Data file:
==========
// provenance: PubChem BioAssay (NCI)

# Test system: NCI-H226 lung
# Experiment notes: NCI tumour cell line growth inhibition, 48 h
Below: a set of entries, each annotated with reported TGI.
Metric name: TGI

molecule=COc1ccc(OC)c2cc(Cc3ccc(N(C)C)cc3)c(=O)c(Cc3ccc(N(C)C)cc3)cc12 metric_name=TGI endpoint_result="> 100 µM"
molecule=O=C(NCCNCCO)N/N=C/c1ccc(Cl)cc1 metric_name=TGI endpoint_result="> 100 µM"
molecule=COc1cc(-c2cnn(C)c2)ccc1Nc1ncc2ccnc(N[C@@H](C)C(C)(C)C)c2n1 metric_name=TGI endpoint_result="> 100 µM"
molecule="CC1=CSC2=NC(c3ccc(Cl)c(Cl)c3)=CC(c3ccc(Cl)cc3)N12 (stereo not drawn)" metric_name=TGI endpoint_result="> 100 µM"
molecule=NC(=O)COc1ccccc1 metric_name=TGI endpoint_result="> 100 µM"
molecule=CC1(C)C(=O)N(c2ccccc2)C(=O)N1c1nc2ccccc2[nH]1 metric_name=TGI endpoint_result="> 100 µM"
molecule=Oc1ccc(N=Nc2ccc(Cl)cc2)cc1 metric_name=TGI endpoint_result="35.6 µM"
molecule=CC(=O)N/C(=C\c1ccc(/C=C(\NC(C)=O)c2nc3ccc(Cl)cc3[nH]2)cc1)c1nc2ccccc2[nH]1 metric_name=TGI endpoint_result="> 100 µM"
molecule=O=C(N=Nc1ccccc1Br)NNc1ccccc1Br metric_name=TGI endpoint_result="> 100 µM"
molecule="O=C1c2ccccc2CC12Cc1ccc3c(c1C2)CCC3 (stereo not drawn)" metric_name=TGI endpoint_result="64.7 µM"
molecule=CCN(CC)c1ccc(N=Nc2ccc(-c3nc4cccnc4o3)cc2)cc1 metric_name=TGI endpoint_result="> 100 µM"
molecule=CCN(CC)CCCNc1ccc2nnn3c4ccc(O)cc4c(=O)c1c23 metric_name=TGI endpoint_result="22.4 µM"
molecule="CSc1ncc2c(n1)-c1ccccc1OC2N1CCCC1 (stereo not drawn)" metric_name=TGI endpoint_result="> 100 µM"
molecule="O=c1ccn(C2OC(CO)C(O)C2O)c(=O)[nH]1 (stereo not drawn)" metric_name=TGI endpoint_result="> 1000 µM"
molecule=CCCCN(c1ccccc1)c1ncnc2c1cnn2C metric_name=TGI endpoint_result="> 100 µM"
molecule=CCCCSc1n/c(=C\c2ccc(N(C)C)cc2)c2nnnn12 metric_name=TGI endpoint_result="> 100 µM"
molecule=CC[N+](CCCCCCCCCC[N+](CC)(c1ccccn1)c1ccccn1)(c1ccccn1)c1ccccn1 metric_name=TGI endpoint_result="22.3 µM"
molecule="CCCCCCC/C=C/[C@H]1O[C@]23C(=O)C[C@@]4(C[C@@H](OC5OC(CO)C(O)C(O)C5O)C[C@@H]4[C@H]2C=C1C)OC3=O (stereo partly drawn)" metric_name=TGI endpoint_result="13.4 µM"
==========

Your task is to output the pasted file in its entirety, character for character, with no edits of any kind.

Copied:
// provenance: PubChem BioAssay (NCI)

# Test system: NCI-H226 lung
# Experiment notes: NCI tumour cell line growth inhibition, 48 h
Below: a set of entries, each annotated with reported TGI.
Metric name: TGI

molecule=COc1ccc(OC)c2cc(Cc3ccc(N(C)C)cc3)c(=O)c(Cc3ccc(N(C)C)cc3)cc12 metric_name=TGI endpoint_result="> 100 µM"
molecule=O=C(NCCNCCO)N/N=C/c1ccc(Cl)cc1 metric_name=TGI endpoint_result="> 100 µM"
molecule=COc1cc(-c2cnn(C)c2)ccc1Nc1ncc2ccnc(N[C@@H](C)C(C)(C)C)c2n1 metric_name=TGI endpoint_result="> 100 µM"
molecule="CC1=CSC2=NC(c3ccc(Cl)c(Cl)c3)=CC(c3ccc(Cl)cc3)N12 (stereo not drawn)" metric_name=TGI endpoint_result="> 100 µM"
molecule=NC(=O)COc1ccccc1 metric_name=TGI endpoint_result="> 100 µM"
molecule=CC1(C)C(=O)N(c2ccccc2)C(=O)N1c1nc2ccccc2[nH]1 metric_name=TGI endpoint_result="> 100 µM"
molecule=Oc1ccc(N=Nc2ccc(Cl)cc2)cc1 metric_name=TGI endpoint_result="35.6 µM"
molecule=CC(=O)N/C(=C\c1ccc(/C=C(\NC(C)=O)c2nc3ccc(Cl)cc3[nH]2)cc1)c1nc2ccccc2[nH]1 metric_name=TGI endpoint_result="> 100 µM"
molecule=O=C(N=Nc1ccccc1Br)NNc1ccccc1Br metric_name=TGI endpoint_result="> 100 µM"
molecule="O=C1c2ccccc2CC12Cc1ccc3c(c1C2)CCC3 (stereo not drawn)" metric_name=TGI endpoint_result="64.7 µM"
molecule=CCN(CC)c1ccc(N=Nc2ccc(-c3nc4cccnc4o3)cc2)cc1 metric_name=TGI endpoint_result="> 100 µM"
molecule=CCN(CC)CCCNc1ccc2nnn3c4ccc(O)cc4c(=O)c1c23 metric_name=TGI endpoint_result="22.4 µM"
molecule="CSc1ncc2c(n1)-c1ccccc1OC2N1CCCC1 (stereo not drawn)" metric_name=TGI endpoint_result="> 100 µM"
molecule="O=c1ccn(C2OC(CO)C(O)C2O)c(=O)[nH]1 (stereo not drawn)" metric_name=TGI endpoint_result="> 1000 µM"
molecule=CCCCN(c1ccccc1)c1ncnc2c1cnn2C metric_name=TGI endpoint_result="> 100 µM"
molecule=CCCCSc1n/c(=C\c2ccc(N(C)C)cc2)c2nnnn12 metric_name=TGI endpoint_result="> 100 µM"
molecule=CC[N+](CCCCCCCCCC[N+](CC)(c1ccccn1)c1ccccn1)(c1ccccn1)c1ccccn1 metric_name=TGI endpoint_result="22.3 µM"
molecule="CCCCCCC/C=C/[C@H]1O[C@]23C(=O)C[C@@]4(C[C@@H](OC5OC(CO)C(O)C(O)C5O)C[C@@H]4[C@H]2C=C1C)OC3=O (stereo partly drawn)" metric_name=TGI endpoint_result="13.4 µM"